“Let’s go and learn how to make cut glass coasters!” “Yoga is at 12.” “Anyone want a swim in the lake?” That’s the morning here. Children running around everywhere, parents about my age covered in glitter. Wholesome activities executed wholesomely. Meanwhile the likes of Yotam Ottolenghi prepare banquets in a marquee for a selection of organised people who book months in advance. There’s a spa that books out early too, in seven years I’ve never been. But even as Tarquin goes for his gong bath in the healing fields there’s another festival gradually groaning into wakefulness back in the campsites.
Somehow the weather is usually good for these three days. The long nights have mostly been dry. As the day reaches its height, an army of colourful zombies stumbles into the site. They wear the heads of lions, or antlers, or pirate hats, or devil horns or shocking wigs. The zombies come seeking sustenance, their steps heavy, their eyes wide. They descend on the meat trucks and juicily devour all they can afford. They are waiting for the dark.
Tarquin and the zombies gather together before the few small stages and vocally appreciate shining noisy people. “Yayyy” says Tarquin. “Uuuuurgh” say the zombies. “Bang crash wallop” says the band. Everybody cheers. Tarquin is confused by the zombies. “Mother, why is that man trying to eat his own arm?” The zombies are concerned by Tarquin: “Not here, look, there’s a kid. Put it away.” But the dark is coming. It’s time for Tarquin to go to bed. He goes, his parents occasionally glancing over their shoulders as they head to the campsite. And then a miraculous transformation begins.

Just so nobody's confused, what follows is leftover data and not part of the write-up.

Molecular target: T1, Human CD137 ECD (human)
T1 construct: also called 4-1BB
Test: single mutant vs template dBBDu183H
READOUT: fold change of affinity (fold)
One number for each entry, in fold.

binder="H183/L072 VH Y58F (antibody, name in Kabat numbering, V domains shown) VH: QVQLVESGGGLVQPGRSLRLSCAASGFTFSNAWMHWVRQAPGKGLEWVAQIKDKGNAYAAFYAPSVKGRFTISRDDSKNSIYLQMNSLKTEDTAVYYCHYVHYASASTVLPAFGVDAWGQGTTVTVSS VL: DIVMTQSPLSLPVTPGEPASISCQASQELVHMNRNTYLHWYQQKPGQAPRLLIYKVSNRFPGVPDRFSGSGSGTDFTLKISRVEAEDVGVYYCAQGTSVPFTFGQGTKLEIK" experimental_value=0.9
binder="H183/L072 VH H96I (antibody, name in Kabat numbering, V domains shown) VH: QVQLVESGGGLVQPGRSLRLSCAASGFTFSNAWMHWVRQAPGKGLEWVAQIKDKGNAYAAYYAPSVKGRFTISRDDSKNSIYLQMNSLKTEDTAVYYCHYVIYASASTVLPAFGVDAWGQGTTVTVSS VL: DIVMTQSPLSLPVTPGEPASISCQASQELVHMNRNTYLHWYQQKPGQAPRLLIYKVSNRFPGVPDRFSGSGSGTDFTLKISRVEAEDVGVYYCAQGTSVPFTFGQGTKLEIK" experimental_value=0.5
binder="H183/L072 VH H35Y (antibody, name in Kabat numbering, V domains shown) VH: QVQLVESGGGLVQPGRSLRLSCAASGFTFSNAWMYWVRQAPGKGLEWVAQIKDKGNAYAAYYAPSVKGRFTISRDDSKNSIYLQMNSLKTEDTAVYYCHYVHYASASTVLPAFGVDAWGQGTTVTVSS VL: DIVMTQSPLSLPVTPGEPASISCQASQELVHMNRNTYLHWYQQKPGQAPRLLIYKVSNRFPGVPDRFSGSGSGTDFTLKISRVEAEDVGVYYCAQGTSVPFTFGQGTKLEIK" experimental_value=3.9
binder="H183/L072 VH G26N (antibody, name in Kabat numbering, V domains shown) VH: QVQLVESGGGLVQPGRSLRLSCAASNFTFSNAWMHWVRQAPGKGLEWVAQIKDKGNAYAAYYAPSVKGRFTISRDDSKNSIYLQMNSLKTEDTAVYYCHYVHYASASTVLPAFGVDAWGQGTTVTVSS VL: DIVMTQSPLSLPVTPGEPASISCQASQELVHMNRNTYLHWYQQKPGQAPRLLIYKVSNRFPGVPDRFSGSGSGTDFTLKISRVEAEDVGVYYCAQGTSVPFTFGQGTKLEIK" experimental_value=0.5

The zombies, sensing the lack of Tarquin, know that their time has come. They begin to consume magical drinks, pills and mushrooms. They lick bits of paper and each other and maybe even toads. They put things up their nose or even their bottom. They inhale smokes and vapours and spirits. And they transform. First they switch on little lights on their hats and coats, to shine through the darkness, to not get lost. And then as the night draws in, the zombies become Tarquin. They run and play and dance, immune to consequence, pulling cross eyed faces, laughing at nothing, repeating the same jokes, repeating the same laughs, wide eyed idiot children seeing the world anew. Selfish and obvious and strange and trapped in freedom. Joyful and desperate, like the end of the world. Fueled by light and music in this beautiful woodland until dawn is close, and “Come on Tarquin, we’re going for a swim in the lake” heralds the changing of the guard and the Tarquinzombies fly back to their canvas chrysalis, and pupate in their sleeping bags to become just zombies once more for the morning.
My “work” is fun, but because we are obvious and silly we get mobbed by Tarquins whose parents are glad to have a focus for their random energy for a bit. “You can have them,” they smile. It means I am rising relatively early and doing wholesome things as well as trying to join the night time rollercoaster.